In light of the news that President Bush authorized a top Administration aide to use previously classified information as part of an orchestrated political attack on a prominent critic of the Administration, a radio host asked me over the weekend: “What will it take to get Republicans to break with Bush? How bad will things have to get before they realize that he’s a disaster for the country?”
I answered that, in small but significant ways, Republicans have been breaking with Bush for some time now. When the President travels to states around the country to pump up support for his war, he often does so without the accompaniment of GOP members of Congress who find that they are otherwise engaged on the days that the Commander in Chief drops by their hometowns. While most leading Republicans refuse to admit as much publicly, they are putting more and more distance between themselves and a President whose approval rating has dropped to Nixon-in-Watergate depths.
When Congress voted recently on whether to extend the Patriot Act, some of the loudest “no” votes came from conservative Republicans such as Don Young of Alaska and Butch Otter of Idaho, who argued with Democratic US Senator Russ Feingold of Wisconsin that the legislation was an assault on basic liberties and Constitutional standards. As but a handful of Senate Democrats and key House Democrats such as Minority Whip Steny Hoyer and Democratic Congressional Campaign Committee chair Rahm Emanuel were lining up with the Bush Administration to curtail civil liberties, Texas Republican Ron Paul, perhaps the most consistent critic of the Patriot Act in the House, complained that “one prominent Democrat opined on national television that ‘most of the 170-page Patriot Act is fine,’ but that it needs some fine tuning. He then stated that he opposed the ten-year reauthorization bill on the grounds that Americans should not have their constitutional rights put on hold for a decade. His party’s proposal, however, was to reauthorize the Patriot Act for only four years, as though a shorter moratorium on constitutional rights would be acceptable! So much for the opposition party and its claim to stand for civil liberties.”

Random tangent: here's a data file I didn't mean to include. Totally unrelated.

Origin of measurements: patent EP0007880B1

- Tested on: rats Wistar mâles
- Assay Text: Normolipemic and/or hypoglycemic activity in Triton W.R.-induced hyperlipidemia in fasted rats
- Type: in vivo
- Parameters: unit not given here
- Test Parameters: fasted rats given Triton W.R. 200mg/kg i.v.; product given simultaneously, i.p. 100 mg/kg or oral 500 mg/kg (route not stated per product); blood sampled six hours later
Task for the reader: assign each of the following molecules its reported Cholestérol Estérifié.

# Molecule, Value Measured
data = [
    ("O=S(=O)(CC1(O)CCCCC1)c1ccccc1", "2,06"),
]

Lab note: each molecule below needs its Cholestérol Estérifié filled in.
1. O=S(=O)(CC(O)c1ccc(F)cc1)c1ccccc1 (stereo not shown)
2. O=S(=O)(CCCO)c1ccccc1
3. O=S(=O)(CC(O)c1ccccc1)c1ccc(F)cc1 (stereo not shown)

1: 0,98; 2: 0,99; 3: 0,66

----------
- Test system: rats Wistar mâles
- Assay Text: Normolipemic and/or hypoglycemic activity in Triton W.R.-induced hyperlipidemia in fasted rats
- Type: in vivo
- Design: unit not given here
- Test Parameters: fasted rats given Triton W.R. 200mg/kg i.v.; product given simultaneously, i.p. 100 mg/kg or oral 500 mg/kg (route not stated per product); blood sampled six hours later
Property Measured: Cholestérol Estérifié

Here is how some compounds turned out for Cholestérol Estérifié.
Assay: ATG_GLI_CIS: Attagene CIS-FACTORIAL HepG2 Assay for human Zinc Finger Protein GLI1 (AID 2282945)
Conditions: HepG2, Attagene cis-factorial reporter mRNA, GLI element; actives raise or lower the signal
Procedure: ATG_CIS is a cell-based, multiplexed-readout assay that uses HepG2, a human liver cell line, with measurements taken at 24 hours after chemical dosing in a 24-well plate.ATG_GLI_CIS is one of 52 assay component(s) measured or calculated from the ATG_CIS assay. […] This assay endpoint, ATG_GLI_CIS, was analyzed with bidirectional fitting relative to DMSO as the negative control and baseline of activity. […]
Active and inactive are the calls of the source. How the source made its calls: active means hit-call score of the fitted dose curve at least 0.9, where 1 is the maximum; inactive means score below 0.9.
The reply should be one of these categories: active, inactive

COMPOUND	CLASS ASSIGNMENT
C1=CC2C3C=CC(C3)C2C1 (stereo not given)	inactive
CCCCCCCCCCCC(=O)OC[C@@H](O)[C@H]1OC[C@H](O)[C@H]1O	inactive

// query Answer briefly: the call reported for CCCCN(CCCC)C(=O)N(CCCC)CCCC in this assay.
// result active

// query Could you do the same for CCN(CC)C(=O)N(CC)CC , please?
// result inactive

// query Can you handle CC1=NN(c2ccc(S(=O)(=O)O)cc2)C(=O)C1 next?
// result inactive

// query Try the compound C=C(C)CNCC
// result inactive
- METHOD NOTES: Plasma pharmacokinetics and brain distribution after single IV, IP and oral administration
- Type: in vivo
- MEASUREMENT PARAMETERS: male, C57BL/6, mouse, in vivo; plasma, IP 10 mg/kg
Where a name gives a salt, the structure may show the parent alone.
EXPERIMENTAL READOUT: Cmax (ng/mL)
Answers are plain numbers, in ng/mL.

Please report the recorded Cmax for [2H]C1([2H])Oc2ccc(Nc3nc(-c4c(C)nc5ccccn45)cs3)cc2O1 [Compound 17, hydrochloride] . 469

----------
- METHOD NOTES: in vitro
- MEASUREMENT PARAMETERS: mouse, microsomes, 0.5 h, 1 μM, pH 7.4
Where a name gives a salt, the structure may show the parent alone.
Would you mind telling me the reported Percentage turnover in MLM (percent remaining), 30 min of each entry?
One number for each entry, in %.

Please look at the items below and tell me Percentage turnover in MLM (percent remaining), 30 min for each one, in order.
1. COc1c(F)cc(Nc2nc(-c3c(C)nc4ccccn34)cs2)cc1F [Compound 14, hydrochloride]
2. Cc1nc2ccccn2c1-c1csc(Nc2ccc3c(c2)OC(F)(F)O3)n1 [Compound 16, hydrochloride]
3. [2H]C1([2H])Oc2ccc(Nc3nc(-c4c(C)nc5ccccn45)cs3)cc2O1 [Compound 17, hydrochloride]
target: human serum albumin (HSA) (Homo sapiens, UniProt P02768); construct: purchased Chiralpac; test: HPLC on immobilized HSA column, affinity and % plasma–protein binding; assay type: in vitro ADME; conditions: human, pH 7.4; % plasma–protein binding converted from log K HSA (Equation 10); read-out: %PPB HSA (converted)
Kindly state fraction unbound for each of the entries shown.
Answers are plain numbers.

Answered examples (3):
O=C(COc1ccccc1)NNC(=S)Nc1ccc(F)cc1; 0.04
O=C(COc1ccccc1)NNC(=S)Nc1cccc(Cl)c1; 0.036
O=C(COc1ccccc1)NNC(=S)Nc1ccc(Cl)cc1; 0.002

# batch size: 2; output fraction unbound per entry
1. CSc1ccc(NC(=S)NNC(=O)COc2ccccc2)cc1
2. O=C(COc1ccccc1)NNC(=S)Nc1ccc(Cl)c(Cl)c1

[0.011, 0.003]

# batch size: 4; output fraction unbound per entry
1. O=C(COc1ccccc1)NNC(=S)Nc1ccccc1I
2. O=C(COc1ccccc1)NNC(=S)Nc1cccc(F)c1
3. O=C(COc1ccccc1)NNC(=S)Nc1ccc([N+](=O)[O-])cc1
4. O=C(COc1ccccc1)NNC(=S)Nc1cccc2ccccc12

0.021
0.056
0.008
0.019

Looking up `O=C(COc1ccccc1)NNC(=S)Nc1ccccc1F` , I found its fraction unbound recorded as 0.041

Perhaps even more significant than GOP opposition to the Patriot Act is the opposition from some of the most conservative Republicans in the House–including Paul, Walter Jones and Howard Coble of North Carolina, and John Duncan of Tennessee–to the war in Iraq. These Republicans, among others, are now among the most ardent and articulate Congressional critics of the Administration’s policies in the Middle East.
Last week, Paul, Jones and a moderate Republican, Wayne Gilchrest of Maryland, joined with three Democrats–Neil Abercrombie of Hawaii, Ike Skelton of Missouri and Marty Meehan of Massachusetts-–in a push to get the House to hold a daylong debate on the war, declaring that: “Americans deserve an open and honest debate about the future of US policy in Iraq by their Representatives in Congress.” While the debate demand of these Republicans stalwarts was stymied by their party leadership in the House, it is notable that House Republican leaders chose not to block a March 16 amendment by US Representative Barbara Lee, a Democrat from California, which put the House on record as opposing the construction of permanent US bases in Iraq. The decision not to fight Lee’s amendment, which passed by an overwhelming voice vote, was a tacit acknowledgment by GOP leaders of the reality, pointed up in a recent University of Maryland Program on International Policy Attitudes (PIPA) poll, that 60 percent of Republican voters oppose a permanent US presence in that country.